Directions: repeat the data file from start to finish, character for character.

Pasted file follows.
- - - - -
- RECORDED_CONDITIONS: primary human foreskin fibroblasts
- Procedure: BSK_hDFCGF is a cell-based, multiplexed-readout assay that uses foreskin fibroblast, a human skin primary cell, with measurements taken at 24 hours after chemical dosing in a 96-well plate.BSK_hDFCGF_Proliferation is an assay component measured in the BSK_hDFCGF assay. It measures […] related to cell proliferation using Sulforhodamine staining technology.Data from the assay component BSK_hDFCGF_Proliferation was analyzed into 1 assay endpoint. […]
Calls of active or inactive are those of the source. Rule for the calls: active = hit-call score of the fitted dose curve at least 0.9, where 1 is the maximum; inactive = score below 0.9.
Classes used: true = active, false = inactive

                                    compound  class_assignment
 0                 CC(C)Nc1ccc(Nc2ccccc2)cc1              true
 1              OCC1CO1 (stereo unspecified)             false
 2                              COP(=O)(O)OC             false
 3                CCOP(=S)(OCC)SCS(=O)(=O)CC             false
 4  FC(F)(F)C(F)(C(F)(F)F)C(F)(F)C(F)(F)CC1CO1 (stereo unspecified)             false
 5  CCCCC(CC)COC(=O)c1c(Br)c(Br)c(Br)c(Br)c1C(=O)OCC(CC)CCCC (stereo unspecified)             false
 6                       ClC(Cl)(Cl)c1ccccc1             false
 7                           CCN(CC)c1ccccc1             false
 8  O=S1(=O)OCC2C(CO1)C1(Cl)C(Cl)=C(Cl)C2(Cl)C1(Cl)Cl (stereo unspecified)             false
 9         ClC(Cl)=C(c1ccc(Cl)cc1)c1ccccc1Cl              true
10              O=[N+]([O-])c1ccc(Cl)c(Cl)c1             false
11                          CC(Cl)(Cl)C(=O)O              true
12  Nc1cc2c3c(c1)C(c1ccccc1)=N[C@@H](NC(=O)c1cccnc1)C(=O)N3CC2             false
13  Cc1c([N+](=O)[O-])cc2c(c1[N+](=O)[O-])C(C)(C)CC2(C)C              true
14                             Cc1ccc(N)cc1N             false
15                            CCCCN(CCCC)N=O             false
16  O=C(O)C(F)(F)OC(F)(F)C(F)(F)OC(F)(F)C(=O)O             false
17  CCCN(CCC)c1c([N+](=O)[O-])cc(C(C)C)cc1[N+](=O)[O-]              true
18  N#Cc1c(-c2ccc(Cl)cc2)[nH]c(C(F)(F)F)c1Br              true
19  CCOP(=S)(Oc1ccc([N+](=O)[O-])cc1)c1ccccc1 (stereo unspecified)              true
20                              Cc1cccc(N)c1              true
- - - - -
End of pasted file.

- RECORDED_CONDITIONS: primary human foreskin fibroblasts
- Procedure: BSK_hDFCGF is a cell-based, multiplexed-readout assay that uses foreskin fibroblast, a human skin primary cell, with measurements taken at 24 hours after chemical dosing in a 96-well plate.BSK_hDFCGF_Proliferation is an assay component measured in the BSK_hDFCGF assay. It measures […] related to cell proliferation using Sulforhodamine staining technology.Data from the assay component BSK_hDFCGF_Proliferation was analyzed into 1 assay endpoint. […]
Calls of active or inactive are those of the source. Rule for the calls: active = hit-call score of the fitted dose curve at least 0.9, where 1 is the maximum; inactive = score below 0.9.
Classes used: true = active, false = inactive

                                    compound  class_assignment
 0                 CC(C)Nc1ccc(Nc2ccccc2)cc1              true
 1              OCC1CO1 (stereo unspecified)             false
 2                              COP(=O)(O)OC             false
 3                CCOP(=S)(OCC)SCS(=O)(=O)CC             false
 4  FC(F)(F)C(F)(C(F)(F)F)C(F)(F)C(F)(F)CC1CO1 (stereo unspecified)             false
 5  CCCCC(CC)COC(=O)c1c(Br)c(Br)c(Br)c(Br)c1C(=O)OCC(CC)CCCC (stereo unspecified)             false
 6                       ClC(Cl)(Cl)c1ccccc1             false
 7                           CCN(CC)c1ccccc1             false
 8  O=S1(=O)OCC2C(CO1)C1(Cl)C(Cl)=C(Cl)C2(Cl)C1(Cl)Cl (stereo unspecified)             false
 9         ClC(Cl)=C(c1ccc(Cl)cc1)c1ccccc1Cl              true
10              O=[N+]([O-])c1ccc(Cl)c(Cl)c1             false
11                          CC(Cl)(Cl)C(=O)O              true
12  Nc1cc2c3c(c1)C(c1ccccc1)=N[C@@H](NC(=O)c1cccnc1)C(=O)N3CC2             false
13  Cc1c([N+](=O)[O-])cc2c(c1[N+](=O)[O-])C(C)(C)CC2(C)C              true
14                             Cc1ccc(N)cc1N             false
15                            CCCCN(CCCC)N=O             false
16  O=C(O)C(F)(F)OC(F)(F)C(F)(F)OC(F)(F)C(=O)O             false
17  CCCN(CCC)c1c([N+](=O)[O-])cc(C(C)C)cc1[N+](=O)[O-]              true
18  N#Cc1c(-c2ccc(Cl)cc2)[nH]c(C(F)(F)F)c1Br              true
19  CCOP(=S)(Oc1ccc([N+](=O)[O-])cc1)c1ccccc1 (stereo unspecified)              true
20                              Cc1cccc(N)c1              true